Tag Archives: Camus

Three Languages of Camus – Français/English/Kreyòl

This is the first sentence of one of the most famous phrases in French literature due to the ambiguity of the temporal reference.

Here is a video of Camus receiving his Prize as Nobel Laureate.



Here are some other translations that can also be found online.

  • Gilbert’s 1946 translation is: “Mother died today. Or, maybe, yesterday; I can’t be sure. The telegram from the Home says: YOUR MOTHER PASSED AWAY. FUNERAL TOMORROW. DEEP SYMPATHY. Which leaves the matter doubtful; it could have been yesterday.”
  • Laredo’s 1982 translation is: “Mother died today. Or maybe yesterday, I don’t know. I had a telegram from the home: ‘Mother passed away. Funeral tomorrow. Yours sincerely.’ That doesn’t mean anything. It may have been yesterday.”
  • Ward’s 1988 translation is: “Maman died today. Or yesterday maybe, I don’t know. I got a telegram from the home: Mother deceased. Funeral tomorrow. Faithfully yours. That doesn’t mean anything. Maybe it was yesterday.” [Maman is informal French for the informal EnglishMum/Mam/Mom; a strict translation of the opening line is “Today, mom died.”][4]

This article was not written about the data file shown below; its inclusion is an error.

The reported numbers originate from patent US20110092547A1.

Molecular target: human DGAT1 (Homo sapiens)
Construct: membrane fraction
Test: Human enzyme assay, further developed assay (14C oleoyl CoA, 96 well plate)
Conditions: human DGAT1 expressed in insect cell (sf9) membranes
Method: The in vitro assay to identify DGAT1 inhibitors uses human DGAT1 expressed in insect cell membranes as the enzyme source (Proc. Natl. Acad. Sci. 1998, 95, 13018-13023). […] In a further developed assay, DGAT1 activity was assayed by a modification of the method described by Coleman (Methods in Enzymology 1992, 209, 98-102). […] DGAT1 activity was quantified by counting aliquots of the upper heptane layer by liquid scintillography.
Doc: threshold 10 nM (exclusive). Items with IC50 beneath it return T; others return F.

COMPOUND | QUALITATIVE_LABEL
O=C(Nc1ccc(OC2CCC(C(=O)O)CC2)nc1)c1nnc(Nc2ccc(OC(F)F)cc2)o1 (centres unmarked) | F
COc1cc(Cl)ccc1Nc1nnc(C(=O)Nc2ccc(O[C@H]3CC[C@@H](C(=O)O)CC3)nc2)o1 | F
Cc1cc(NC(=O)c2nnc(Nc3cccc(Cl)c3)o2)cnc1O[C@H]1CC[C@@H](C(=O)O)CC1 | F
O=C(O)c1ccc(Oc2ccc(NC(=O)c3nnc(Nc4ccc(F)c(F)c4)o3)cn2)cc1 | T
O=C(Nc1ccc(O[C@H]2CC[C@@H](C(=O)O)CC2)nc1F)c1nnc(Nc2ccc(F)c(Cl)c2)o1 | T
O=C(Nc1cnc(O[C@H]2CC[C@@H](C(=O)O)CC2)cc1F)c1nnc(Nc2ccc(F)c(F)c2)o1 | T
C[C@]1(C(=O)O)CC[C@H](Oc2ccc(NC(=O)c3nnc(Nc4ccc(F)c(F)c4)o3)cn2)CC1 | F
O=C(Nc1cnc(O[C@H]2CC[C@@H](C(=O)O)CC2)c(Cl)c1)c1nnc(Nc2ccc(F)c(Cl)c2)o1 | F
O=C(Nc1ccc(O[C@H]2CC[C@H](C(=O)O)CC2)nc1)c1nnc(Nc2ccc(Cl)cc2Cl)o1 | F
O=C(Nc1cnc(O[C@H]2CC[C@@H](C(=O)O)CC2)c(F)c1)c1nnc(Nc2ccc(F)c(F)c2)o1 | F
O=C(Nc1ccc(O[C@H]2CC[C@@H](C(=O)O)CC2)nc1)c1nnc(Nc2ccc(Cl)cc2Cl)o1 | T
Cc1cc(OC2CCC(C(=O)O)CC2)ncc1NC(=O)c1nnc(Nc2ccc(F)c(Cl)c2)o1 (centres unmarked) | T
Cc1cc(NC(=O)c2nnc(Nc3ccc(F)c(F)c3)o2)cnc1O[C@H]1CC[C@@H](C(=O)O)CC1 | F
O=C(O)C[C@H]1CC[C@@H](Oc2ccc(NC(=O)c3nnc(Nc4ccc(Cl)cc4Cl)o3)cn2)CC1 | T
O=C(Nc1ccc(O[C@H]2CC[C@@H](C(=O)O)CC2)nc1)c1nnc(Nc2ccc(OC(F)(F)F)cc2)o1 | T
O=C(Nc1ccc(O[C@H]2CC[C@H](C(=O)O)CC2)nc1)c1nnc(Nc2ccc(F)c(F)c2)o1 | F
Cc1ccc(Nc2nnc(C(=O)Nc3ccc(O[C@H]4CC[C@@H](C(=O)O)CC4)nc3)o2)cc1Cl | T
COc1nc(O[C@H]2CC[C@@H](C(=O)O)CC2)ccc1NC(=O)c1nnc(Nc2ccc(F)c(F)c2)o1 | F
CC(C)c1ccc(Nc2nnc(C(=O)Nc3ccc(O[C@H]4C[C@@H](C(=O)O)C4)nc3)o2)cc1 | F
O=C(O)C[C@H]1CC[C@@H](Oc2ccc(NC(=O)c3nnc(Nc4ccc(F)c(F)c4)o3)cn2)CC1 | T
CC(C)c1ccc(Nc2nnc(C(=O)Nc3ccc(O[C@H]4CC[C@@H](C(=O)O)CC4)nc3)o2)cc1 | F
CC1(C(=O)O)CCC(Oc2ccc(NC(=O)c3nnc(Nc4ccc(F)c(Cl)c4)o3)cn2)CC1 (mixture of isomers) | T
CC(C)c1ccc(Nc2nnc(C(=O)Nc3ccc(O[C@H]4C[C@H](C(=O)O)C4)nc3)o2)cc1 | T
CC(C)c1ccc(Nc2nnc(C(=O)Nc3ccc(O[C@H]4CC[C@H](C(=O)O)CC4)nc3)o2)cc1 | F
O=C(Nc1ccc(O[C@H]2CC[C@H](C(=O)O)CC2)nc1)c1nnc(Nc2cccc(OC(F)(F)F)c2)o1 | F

Camus, Albert. L’étranger. Collection Folio 2. Paris: Gallimard, 2008. Print.

Aujourd’hui, maman est morte. Ou peut-être hier, je ne sais pas. J’ai reçu un télégramme de l’asile : « Mère décédée. Enterrement demain. Sentiments distingues. » Cela ne veut rien dire. C’était peut-être hier. (p.9)

Camus, Albert, and Matthew Ward. The Stranger. New York: Vintage International, 1989. Print.

Maman died today. Or yesterday maybe, I don’t know. I got a telegram from the home : “Mother deceased. Funeral tomorrow. Faithfully yours.” That doesn’t mean anything. Maybe it was yesterday. (p.3)

Camus, Albert. Etranje! Trans. Régis, Guy. Koleksyon Souf Nouvo. Haïti: Edisyon Près Nasyonal d’Ayiti, 2008. Print.

Manman mwen mouri jodi a. Se dwe yè pito. Mwen pa konnen. Mwen resevwa yon telegram Azil la : « Mère décédée. Enterrement demain. Sentiments distingués. » Bagay sa pa vle di anyen. Siman se yè vrèman.

What is most interesting in the Haitian translation is that the French was still retained.